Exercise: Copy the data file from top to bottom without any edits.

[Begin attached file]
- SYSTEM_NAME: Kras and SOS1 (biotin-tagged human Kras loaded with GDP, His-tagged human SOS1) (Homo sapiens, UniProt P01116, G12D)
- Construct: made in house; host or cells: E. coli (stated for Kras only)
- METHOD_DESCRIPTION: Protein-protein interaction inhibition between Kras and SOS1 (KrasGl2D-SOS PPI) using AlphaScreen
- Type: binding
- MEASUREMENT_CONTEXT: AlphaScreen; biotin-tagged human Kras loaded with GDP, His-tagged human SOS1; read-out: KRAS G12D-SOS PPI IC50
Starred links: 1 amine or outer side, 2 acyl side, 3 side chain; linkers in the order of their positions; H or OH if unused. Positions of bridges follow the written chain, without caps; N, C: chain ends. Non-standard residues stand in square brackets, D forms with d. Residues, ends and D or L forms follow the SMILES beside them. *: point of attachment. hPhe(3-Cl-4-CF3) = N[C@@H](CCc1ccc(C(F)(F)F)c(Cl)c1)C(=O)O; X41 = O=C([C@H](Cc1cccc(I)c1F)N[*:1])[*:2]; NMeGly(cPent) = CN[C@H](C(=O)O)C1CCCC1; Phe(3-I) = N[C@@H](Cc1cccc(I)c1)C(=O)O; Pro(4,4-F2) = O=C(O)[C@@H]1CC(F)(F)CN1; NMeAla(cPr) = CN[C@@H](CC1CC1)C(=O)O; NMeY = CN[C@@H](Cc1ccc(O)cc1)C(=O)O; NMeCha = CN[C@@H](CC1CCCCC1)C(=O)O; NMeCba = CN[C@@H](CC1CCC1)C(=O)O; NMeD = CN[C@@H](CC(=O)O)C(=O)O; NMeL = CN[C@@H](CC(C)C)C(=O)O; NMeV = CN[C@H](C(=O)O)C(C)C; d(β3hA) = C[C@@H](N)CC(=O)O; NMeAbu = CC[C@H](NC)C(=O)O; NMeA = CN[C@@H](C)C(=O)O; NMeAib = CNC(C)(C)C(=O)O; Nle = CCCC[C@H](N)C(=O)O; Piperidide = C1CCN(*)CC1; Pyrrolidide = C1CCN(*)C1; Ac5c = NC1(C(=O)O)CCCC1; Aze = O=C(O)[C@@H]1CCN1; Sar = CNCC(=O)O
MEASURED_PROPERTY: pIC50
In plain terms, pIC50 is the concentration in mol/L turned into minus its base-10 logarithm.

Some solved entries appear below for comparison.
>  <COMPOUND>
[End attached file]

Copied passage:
- SYSTEM_NAME: Kras and SOS1 (biotin-tagged human Kras loaded with GDP, His-tagged human SOS1) (Homo sapiens, UniProt P01116, G12D)
- Construct: made in house; host or cells: E. coli (stated for Kras only)
- METHOD_DESCRIPTION: Protein-protein interaction inhibition between Kras and SOS1 (KrasGl2D-SOS PPI) using AlphaScreen
- Type: binding
- MEASUREMENT_CONTEXT: AlphaScreen; biotin-tagged human Kras loaded with GDP, His-tagged human SOS1; read-out: KRAS G12D-SOS PPI IC50
Starred links: 1 amine or outer side, 2 acyl side, 3 side chain; linkers in the order of their positions; H or OH if unused. Positions of bridges follow the written chain, without caps; N, C: chain ends. Non-standard residues stand in square brackets, D forms with d. Residues, ends and D or L forms follow the SMILES beside them. *: point of attachment. hPhe(3-Cl-4-CF3) = N[C@@H](CCc1ccc(C(F)(F)F)c(Cl)c1)C(=O)O; X41 = O=C([C@H](Cc1cccc(I)c1F)N[*:1])[*:2]; NMeGly(cPent) = CN[C@H](C(=O)O)C1CCCC1; Phe(3-I) = N[C@@H](Cc1cccc(I)c1)C(=O)O; Pro(4,4-F2) = O=C(O)[C@@H]1CC(F)(F)CN1; NMeAla(cPr) = CN[C@@H](CC1CC1)C(=O)O; NMeY = CN[C@@H](Cc1ccc(O)cc1)C(=O)O; NMeCha = CN[C@@H](CC1CCCCC1)C(=O)O; NMeCba = CN[C@@H](CC1CCC1)C(=O)O; NMeD = CN[C@@H](CC(=O)O)C(=O)O; NMeL = CN[C@@H](CC(C)C)C(=O)O; NMeV = CN[C@H](C(=O)O)C(C)C; d(β3hA) = C[C@@H](N)CC(=O)O; NMeAbu = CC[C@H](NC)C(=O)O; NMeA = CN[C@@H](C)C(=O)O; NMeAib = CNC(C)(C)C(=O)O; Nle = CCCC[C@H](N)C(=O)O; Piperidide = C1CCN(*)CC1; Pyrrolidide = C1CCN(*)C1; Ac5c = NC1(C(=O)O)CCCC1; Aze = O=C(O)[C@@H]1CCN1; Sar = CNCC(=O)O
MEASURED_PROPERTY: pIC50
In plain terms, pIC50 is the concentration in mol/L turned into minus its base-10 logarithm.

Some solved entries appear below for comparison.
>  <COMPOUND>